It depends on the age of the dog. Puppies grow at a rapid pace and thus require more vaccinations and attention. If your dog is under one-year-old, you should expect to go to the vet more regularly for your pup’s shots and make sure they are progressing as expected (much like a newborn).
After the first year, dogs are the equivalent of a teenager or young adult, and then they grow at a much slower pace, so they only need visits annually for any necessary vaccines and routine checkups. Like people, older dogs may require more frequent monitoring since they have more health issues as they age. So you may want to discuss with your vet whether you need bi-annual visits for your older dog (7 years or older).
Your dog’s size also determines how quickly they age and thus how much attention they need. Larger dogs become older quicker than smaller dogs and are usually more active, too, meaning they have more risk for physical injuries and exposure to the outdoors where pesticides and bacteria live.
A good rule of thumb is:
- Puppies up to 16 weeks: every 3-4 weeks for vaccines and health
- Puppies 6 months old: dental checkup for adult teeth (learn more about puppy tooth loss)
- Dogs 1-7 years old: once a year (at a minimum)
- Senior dogs 7-10+ years old: twice a year, if your vet agrees this is necessary
You might be thinking, “This all sounds great, but how much will it cost?” While it might seem costly to do vet visits so frequently, most dogs only live an average of 13 years, so you won’t be paying for too many checkups over the lifetime of your pup. Keep in mind those checkups could add years to your dog’s life and can potentially save you money in the long run.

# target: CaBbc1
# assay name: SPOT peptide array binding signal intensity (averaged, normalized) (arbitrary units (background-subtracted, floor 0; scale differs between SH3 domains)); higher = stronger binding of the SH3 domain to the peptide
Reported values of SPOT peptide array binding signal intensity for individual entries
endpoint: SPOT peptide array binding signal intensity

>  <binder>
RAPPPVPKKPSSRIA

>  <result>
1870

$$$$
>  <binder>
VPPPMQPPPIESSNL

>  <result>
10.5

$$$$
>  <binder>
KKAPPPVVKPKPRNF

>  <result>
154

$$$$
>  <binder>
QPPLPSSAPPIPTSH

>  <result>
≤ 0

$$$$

As for individual treatment costs or office visit fees, call your local vets for more details as prices vary significantly by location. You can also learn more about the average cost of vet care and common expenses.
How To Save Money On Checkups For Dogs
If you don’t already have pet insurance, you should look into getting it to help you save on unexpected pet costs like surgeries and medications. In addition to accidental and illness coverage, some pet insurance companies also offer wellness plans, which include yearly annual dog checkup costs.
And remember that a yearly exam fee is a small price to pay to potentially save you thousands down the road and extend the life of your pup.
At the end of the day, your dog’s health does affect their overall well-being, which in turn can be a positive thing for you too. So make the investment, and your dog will thank you (and you’ll thank yourself) later.
Hopefully, we’ve covered everything you ever wanted to know about annual checkups for dogs and how a yearly vet visit can help keep your furry friend’s tail wagging. There are other ways you can be proactive with your dog’s health like brushing their teeth regularly. A home dog DNA test and allergy test can also help you detect potential health risks as well.
When was the last time your dog had a checkup?